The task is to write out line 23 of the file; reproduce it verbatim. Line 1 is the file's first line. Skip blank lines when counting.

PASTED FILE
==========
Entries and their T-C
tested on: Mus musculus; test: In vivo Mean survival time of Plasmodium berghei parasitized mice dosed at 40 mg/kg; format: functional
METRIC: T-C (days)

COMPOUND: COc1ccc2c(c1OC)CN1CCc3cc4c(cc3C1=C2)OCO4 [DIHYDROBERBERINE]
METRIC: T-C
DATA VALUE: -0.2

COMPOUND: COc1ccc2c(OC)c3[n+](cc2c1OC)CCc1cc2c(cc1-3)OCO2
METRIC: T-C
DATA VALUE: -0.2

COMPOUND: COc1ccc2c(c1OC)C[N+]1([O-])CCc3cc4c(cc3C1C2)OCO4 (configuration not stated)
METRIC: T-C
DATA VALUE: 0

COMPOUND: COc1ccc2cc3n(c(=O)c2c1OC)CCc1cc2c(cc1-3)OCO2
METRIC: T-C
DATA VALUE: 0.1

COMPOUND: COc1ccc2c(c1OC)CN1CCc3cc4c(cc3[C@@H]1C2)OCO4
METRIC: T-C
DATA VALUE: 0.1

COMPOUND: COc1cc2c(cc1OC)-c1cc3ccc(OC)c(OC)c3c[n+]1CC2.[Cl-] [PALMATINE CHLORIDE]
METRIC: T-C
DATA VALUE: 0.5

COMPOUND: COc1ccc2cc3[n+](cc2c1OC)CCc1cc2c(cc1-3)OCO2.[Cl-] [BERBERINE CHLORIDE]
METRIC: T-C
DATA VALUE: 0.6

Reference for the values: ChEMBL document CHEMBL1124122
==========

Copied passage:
METRIC: T-C